Just as answering questions and responding to inquiries can delay processing, so can spending time reinforcing policies and correcting errors that result from process violations. According to our report, 48 percent of AP organizations spend two to four hours a week enforcing invoice processing rules. Another 41 percent spend between one and three hours correcting errors.

Compounding the problem is how organizations manage and monitor non-AP staff. Most organizations use inefficient channels to communicate with non-AP staff and keep the process moving. More than 25 percent of AP teams use inter-office mail and separate spreadsheets to manage the participation of non-AP employees. Nearly half use Email.

  • Lack of control creates delays

Lacking control across invoice processing can create seemingly small delays that add up over time. More importantly, organizations that lack control are missing opportunities to have their AP teams concentrate on more strategic work that creates value for the enterprise.

Less time responding to questions or correcting errors means more time building vendor relationships that could lead to favorable payment terms in the long run. Less time chasing down approvers means more time analyzing spending and payment trends to identify ways to improve cash flow.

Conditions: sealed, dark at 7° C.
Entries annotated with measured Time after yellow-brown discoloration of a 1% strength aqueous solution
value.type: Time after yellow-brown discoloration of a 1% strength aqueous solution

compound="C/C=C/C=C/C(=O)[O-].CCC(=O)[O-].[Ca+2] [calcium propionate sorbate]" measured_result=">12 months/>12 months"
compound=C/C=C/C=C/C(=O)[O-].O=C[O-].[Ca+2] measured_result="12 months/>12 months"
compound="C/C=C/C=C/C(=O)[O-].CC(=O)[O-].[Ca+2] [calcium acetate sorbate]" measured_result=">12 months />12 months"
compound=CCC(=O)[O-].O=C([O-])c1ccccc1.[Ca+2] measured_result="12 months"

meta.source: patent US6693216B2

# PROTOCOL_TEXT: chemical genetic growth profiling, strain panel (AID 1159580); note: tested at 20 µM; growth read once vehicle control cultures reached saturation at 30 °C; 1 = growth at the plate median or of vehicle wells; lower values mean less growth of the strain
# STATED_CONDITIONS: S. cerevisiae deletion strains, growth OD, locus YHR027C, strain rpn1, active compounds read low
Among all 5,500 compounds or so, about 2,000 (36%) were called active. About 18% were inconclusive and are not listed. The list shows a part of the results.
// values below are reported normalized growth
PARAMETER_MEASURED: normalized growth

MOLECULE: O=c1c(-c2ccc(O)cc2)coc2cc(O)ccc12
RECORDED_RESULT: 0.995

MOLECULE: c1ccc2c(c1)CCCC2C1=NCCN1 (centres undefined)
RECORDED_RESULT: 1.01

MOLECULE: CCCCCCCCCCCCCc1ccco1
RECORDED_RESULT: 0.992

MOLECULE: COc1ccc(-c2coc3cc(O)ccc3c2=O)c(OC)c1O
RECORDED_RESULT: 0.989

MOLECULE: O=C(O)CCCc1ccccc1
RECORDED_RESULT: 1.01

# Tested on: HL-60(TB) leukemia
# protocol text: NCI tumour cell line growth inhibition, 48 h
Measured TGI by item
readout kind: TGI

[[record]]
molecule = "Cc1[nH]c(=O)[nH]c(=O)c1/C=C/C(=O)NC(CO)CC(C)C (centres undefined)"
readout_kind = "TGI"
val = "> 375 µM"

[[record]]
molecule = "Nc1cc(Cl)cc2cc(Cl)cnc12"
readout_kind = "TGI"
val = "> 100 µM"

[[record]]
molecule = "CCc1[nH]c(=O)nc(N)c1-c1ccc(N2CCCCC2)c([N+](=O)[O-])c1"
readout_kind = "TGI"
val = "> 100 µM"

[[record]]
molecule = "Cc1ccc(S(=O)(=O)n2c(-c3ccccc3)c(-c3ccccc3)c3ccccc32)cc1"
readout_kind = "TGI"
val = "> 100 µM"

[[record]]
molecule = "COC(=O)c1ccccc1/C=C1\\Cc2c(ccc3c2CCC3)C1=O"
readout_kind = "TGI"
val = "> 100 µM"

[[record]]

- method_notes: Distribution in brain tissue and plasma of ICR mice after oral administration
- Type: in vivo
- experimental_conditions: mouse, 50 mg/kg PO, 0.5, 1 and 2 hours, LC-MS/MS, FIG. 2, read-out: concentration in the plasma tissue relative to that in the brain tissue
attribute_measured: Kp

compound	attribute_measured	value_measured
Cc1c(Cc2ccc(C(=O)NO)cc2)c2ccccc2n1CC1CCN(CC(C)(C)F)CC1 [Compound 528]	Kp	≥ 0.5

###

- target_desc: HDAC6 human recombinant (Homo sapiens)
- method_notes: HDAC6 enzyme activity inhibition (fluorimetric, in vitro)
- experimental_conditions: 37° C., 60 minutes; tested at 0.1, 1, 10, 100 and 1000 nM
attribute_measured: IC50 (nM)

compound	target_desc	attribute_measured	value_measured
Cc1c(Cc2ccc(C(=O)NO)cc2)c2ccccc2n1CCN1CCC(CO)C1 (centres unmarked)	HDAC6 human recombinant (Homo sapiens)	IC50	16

The right content services platform can help AP organizations take control of their AP operations. With flexible workflows, organizations can build standard business rules into the tools that all employees interact with. Instead of hounding approvers via email or sending interoffice envelopes with invoices to review, auto notifications let non-AP employees know when they need to take action. Best of all, all the activity associated with each invoice is tracked, so there are never questions about status or modifications.

Use automation solutions to take control

Choosing an AP automation solution can be overwhelming, but our survey results conclude that organizations that prioritize visibility and control in their vendor selection will be in the best position for success.

For more details, download the full 2018 State of Accounts Payable Report.

Danielle Simer

Danielle Simer

Danielle Simer is a marketing portfolio manager at Hyland. Her mission is to share best practices and evangelize the power of enterprise content management (ECM) as a tool to automate paper-based processes and improve operations across accounting and finance, human resources, and contract management. Danielle joined Hyland after more than six years with a research and advisory firm devoted to helping senior executives manage their departments and teams more effectively. She received her bachelor’s degree from The Ohio State University and her MBA from Georgetown University’s McDonough School of Business.

1 Response

  1. Exactly, you present the exact points of struggle in accounts payable. It seems easy for others but when you are doing this it becomes quite tough when your minor mistake can change a game. Keep posting such thoughtful things.